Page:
Your computer can be a loving home for a pet Programs provide fun, need attention, feeding

Your computer

December 07, 1997|By Michael Himowitz

IF YOU'RE looking for a gift for your favorite computer user, there's plenty of silly stuff around this year to amuse children of all ages.

For starters, why not try a digital pet? I know, this sounds like an incredibly stupid concept, but it didn't take long to win me over. Like the real thing, digital pets provide hours of fun and amusement. They also require plenty of care, attention and feeding. But unlike real pets, they won't mess up the house -- all you'll have to clean up is your computer screen.

Catz II is one of two new entries in the popular Petz line from PF.magic, and it's absolutely delightful -- that is, if you're willing to put up with a couple of felines racing across your monitor, chasing mice, playing with balls of yarn, splashing in their water bowls and occasionally engaging in cat fights.

The $20 Windows 95 program requires a 75 MHz Pentium computer with 40 megabytes of free disk space. It installed without a hitch and deposited me in a "playpen" screen, where I had a chance to look over the menagerie and decide which cats I wanted to "adopt."

These creatures start out as kittens, and you can choose from five different breeds, each with its own distinct personality. I picked out a playful, adventurous calico that I named Killer and later added an orange shorthair named Rocky, who turned out to be a timid soul, terrified by mice and just about everything else -- including his housemate. Unlike earlier releases of the program, Catz II (and its companion Dogs II, for those who prefer the slobbering affection of canines) will allow you to have more than one active pet at a time. If your nerves can stand it.

Once you've chosen your pets, you can keep them cooped up in the playpen window or let them roam around your entire screen (they won't interfere with any program you're using, but if you click on the Windows desktop, they'll climb over everything). When the cats have your attention, the Windows cursor turns into a hand.

Click on the left mouse button and you can pet your cat, scratch him behind the ears, or smooth his fur with a hand brush. Click on the right button, and you can pick up the cat by the scruff of the neck, deposit him someplace where he won't get into trouble, or shoo him outside for a while through a trapdoor in a cabinet that holds all the goodies you'll need to take care of him.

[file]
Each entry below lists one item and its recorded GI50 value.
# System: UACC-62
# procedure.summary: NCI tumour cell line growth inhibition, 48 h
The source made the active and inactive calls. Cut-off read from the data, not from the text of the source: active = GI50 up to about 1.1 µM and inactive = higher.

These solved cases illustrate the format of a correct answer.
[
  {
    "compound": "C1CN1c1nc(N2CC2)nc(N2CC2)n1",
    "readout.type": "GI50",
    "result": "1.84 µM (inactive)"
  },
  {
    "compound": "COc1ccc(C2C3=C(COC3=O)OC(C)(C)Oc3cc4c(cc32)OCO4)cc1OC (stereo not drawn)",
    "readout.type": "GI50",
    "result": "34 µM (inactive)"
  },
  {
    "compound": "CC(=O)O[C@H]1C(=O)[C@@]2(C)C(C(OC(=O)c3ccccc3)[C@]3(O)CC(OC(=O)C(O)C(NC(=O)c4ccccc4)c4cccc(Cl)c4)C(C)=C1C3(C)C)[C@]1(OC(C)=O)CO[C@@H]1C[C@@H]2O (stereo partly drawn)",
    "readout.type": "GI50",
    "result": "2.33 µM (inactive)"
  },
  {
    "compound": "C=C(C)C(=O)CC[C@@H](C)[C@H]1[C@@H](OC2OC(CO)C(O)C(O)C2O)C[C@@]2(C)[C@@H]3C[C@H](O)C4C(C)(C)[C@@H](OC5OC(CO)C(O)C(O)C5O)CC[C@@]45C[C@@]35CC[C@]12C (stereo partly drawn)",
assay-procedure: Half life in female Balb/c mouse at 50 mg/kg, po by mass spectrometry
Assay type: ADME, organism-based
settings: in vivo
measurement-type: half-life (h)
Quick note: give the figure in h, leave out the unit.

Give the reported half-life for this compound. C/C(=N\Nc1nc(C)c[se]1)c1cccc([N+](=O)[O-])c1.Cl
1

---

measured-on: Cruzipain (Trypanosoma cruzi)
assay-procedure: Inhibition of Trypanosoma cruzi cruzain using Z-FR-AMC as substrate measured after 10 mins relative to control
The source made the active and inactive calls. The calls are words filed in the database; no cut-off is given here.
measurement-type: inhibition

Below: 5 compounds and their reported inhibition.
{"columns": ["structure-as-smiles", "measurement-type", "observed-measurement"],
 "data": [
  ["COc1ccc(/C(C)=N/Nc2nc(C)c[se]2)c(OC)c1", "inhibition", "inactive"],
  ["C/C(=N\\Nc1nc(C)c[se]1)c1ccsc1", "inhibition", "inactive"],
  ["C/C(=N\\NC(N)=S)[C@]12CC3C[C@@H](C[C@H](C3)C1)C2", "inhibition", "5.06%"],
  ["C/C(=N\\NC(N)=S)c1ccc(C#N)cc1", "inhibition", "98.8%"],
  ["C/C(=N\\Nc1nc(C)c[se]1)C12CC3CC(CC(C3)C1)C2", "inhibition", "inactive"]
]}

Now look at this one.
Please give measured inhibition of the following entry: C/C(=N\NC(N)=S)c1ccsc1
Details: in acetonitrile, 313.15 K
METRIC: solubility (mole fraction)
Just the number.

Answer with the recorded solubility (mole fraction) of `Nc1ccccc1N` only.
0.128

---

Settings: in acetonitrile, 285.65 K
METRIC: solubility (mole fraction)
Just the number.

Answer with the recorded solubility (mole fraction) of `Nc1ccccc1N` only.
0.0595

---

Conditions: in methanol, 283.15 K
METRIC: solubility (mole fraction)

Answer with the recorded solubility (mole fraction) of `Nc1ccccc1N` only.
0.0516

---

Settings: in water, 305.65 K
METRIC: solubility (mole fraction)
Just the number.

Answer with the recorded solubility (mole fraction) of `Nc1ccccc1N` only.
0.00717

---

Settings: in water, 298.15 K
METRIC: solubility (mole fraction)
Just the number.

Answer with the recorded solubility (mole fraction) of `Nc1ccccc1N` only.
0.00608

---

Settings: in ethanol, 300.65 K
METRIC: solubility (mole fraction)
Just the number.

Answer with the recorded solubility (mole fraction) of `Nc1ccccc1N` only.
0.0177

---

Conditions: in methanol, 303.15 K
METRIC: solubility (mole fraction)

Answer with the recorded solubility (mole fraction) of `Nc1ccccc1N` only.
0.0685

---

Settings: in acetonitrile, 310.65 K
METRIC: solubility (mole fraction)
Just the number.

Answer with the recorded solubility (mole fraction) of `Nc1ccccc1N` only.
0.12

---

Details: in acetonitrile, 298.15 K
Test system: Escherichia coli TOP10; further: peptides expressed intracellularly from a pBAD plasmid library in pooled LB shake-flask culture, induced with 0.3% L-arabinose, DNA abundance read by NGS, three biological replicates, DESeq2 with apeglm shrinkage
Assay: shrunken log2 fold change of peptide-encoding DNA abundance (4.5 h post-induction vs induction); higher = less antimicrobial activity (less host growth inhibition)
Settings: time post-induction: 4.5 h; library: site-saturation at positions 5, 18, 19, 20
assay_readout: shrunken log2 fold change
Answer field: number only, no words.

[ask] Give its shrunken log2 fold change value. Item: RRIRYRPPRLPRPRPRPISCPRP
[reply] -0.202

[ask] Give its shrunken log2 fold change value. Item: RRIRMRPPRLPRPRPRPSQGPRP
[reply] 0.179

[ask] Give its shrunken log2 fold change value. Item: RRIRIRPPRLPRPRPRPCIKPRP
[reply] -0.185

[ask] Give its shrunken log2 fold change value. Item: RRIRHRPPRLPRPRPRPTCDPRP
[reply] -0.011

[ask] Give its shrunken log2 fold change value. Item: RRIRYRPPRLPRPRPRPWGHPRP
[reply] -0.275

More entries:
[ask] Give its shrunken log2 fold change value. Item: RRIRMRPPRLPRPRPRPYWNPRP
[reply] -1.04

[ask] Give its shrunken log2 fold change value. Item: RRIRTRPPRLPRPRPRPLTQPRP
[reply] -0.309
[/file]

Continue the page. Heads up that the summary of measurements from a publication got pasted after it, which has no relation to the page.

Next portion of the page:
In the cabinet, you'll find bowls of food and snack treats, a variety of cat toys and a spray bottle of water (you're supposed to give them a squirt or two for discipline when they get into mischief, although Killer soon regarded the bottle as just another toy).

The animation of these animals was nothing short of amazing. They look like cats, they move like cats, and they react like cats. One minute they're sitting quietly, licking their coats -- the next minute they're bouncing around the screen like fur-covered pinballs, spitting and clawing and knocking over everything in sight. Like most cats, they're independent. You can call them over by double-clicking on the desktop, but they'll take their tTC sweet time about getting there. And when you stroke their fur, they react with that wonderful feline stretching and purring.

Any time they're doing something particularly cute, you can click on a camera button and take a "snapshot" of your pet -- a Windows bitmap that you can use in any graphics program or send to other cat lovers as e-mail attachments. If you have the patience and three empty floppy disks, you can create an "adoption kit," essentially a demo version of the program with the kitten of your choice that you can give away. And if you log onto the Petz Web site, you'll find new breeds of kittens and puppies to adopt, new toys and links to other Web sites.

I was absolutely fascinated by Catz and spent hours playing with the animals or just watching them. This, of course, is a perfect example of using an expensive machine to waste time when I could be doing something useful.

While this release runs only under Windows 95, the original versions of Catz and Dogz are also available for the Mac. For information and a demonstration download, point your Web browser to http: // Or call 800-482-3678.

By contrast, the new computer-based incarnation of the wildly popular, Japanese Tamagotchi virtual pets seems pale and lackluster. It's not surprising, considering that Bandai Digital Entertainment is starting with what amounts to a hand-held video game.

Tamagotchi is, however, a faithful rendition of the original virtual pet -- which starts life as an alien hatched from an egg and requires constant care, feeding, discipline and affection. Adjusted for American sensibilities, the computer-based Tamagotchi won't die if it isn't cared for properly, and when you can't be at your computer, you can send your pet to a day care center.

The childlike graphics are colorful and highly stylized but crude by computer standards, and compared with the wonderful animation and interactivity of programs such as Petz, Tamagotchi looks like an amateur effort. For information, point your Web browser to or call 888-992-9000.

Pub Date: 12/07/97

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